Trask writes that possessive apostrophes are the most troublesome of apostrophes, and apostrophes are the most troublesome of punctuation marks. (I think commas must give apostrophes a run for their money.)
The basic rule for possessive forms is that ’s is added to the end:
If the noun ends with s, the same rule usually applies:
The first exception is for a plural noun that already ends in s:
my parents' holiday the ladies' bathroom
These words are not pronounced with an extra iz sound, and so we don’t indicate an extra s in writing.
This brings us to the second exception. If the possessive form of a noun ending in s is not pronounced with an extra s, it only takes an apostrophe:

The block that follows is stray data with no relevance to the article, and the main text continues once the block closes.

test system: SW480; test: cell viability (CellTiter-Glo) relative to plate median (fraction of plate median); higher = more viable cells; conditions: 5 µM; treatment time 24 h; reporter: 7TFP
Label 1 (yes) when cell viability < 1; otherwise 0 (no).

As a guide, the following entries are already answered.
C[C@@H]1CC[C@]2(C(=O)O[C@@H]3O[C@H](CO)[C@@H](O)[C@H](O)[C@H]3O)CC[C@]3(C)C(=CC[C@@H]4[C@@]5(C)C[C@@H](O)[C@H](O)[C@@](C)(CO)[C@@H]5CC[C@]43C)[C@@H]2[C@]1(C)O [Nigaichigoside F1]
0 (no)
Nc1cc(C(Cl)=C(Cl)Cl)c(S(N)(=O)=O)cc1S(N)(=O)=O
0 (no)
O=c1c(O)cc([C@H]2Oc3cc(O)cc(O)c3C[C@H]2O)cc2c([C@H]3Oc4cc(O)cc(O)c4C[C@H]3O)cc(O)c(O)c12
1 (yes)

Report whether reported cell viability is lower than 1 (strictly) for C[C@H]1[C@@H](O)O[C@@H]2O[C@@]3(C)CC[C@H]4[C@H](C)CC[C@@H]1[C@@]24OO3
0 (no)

Aristophanes' plays Bridges' marmalade
The final exception is for pronouns:
Whose is this? The essay is hers
But this does not apply to possessive indefinite or impersonal pronouns:
one's conscience someone's lunch
I have previously covered its as a possessive form, and it is perhaps the pronoun most commonly incorrectly assigned an apostrophe.
Fowler’s Dictionary of Modern English Usage gives a comprehensive breakdown of exceptions and usage in more complicated situations, and I highly recommend it if you are worried about using apostrophes correctly.